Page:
Distressed Mountain Hiker: Who finds you -- and how
Deputies David Conto and Brenda Schupbach live on Mt. Lemmon so they are the first to be called when someone needs help in the Catalina Mountains.
TUCSON (KGUN9-TV) -- No matter the temperature -- hikers take advantage of all the trails around Pima County. But not everyone goes prepared.
That's where Pima County Sheriff's two deputies come in.
Deputies David Conto and Brenda Schupbach are ready -- at anytime -- to find lost hikers in the Catalina Mountains. The deputies live on Mount Lemmon so they're the first ones called when someone is in trouble in this tricky terrain.
They often search for distressed hikers in this valley -- seen from the Lemmon Rock Lookout. Deputy Conto shows us the areas on a map. "This where some of the trails converge back here in the wilderness rocks area."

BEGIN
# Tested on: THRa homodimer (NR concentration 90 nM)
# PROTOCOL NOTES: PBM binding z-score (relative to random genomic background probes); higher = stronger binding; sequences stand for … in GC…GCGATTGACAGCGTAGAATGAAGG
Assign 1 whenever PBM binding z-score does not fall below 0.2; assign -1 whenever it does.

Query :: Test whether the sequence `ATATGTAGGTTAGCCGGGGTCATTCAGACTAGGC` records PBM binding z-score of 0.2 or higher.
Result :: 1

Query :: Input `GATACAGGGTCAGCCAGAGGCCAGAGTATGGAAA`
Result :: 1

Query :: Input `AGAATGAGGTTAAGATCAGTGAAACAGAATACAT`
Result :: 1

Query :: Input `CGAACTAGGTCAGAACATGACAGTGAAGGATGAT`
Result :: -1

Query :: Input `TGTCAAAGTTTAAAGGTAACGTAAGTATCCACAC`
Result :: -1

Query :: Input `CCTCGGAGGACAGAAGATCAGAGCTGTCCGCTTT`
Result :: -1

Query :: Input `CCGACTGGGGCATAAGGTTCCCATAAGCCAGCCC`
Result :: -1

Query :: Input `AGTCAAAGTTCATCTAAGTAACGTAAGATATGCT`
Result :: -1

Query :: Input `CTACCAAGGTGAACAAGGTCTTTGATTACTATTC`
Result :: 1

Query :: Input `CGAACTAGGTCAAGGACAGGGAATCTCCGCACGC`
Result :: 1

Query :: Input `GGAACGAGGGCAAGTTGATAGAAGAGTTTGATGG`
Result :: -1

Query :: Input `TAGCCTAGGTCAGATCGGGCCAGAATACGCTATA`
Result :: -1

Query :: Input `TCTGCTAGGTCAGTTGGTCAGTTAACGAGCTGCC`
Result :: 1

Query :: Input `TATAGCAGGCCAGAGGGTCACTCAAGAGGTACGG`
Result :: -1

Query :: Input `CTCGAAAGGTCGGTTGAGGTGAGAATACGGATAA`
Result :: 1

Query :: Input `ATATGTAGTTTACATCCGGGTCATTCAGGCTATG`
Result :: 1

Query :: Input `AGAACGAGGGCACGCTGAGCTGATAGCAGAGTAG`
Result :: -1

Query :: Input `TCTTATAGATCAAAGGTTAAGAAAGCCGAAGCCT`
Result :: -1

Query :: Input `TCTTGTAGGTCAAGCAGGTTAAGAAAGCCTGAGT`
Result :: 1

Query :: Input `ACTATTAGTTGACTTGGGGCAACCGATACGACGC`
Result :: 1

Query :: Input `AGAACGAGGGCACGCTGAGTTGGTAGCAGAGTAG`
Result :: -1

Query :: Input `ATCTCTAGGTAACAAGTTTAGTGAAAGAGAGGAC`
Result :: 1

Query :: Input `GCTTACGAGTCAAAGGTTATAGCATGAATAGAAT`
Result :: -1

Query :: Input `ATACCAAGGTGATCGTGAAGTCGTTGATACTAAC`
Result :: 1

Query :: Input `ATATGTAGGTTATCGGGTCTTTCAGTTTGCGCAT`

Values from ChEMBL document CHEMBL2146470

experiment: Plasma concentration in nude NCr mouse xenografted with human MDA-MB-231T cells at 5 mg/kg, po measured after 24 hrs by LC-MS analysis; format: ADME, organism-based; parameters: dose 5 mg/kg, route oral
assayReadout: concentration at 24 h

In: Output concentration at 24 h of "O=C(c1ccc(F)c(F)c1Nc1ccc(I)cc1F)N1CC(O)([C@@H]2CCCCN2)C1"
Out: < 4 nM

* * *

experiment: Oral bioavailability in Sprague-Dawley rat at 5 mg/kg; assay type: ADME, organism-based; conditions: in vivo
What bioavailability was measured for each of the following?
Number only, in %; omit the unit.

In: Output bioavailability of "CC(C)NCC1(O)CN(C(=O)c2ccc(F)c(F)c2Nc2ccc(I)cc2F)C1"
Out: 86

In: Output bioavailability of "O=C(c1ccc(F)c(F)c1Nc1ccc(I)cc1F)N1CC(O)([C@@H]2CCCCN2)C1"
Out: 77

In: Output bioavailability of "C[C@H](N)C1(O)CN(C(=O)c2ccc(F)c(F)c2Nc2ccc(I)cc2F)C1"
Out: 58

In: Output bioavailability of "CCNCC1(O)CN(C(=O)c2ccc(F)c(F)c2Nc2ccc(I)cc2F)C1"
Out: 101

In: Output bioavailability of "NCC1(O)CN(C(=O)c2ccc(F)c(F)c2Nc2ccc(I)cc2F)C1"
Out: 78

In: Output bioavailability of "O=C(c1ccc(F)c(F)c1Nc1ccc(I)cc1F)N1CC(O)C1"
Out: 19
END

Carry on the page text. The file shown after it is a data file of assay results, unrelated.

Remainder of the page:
It's not that the terrain is necessarily difficult -- it's just deceptive on how long hikes take. And without enough food, water, and daylight -- a hiker can end up in danger.
Valerie Cavazos asked Deputy Schupbach, "They are stuck. How can they signal you? How can they get your attention? If it's night and they have a flashlight. They can flash their lights. If we yell down to them. We can usually hear them call back to us."
Cell phone coverage is spotty out here, but if a lost hiker is able to make a call "we want them to stay where they are. because with cell phones, they send out GPS coordinates," said Deputy
A starting point for the deputies. After grabbing the necessary rescue gear and gadgets -- and they have it all to handle any situation. "I have emergency climbing gear for rescuing people off the mountain. i have an automatic defibrillator and I have first aid equipment," said Deputy Conto.
The deputies start their trek on the trails -- on foot --- or on wheels to find you.
Both deputies stress people should never hike alone and they should tell their friends and family -- where they're going -- and when they'll return.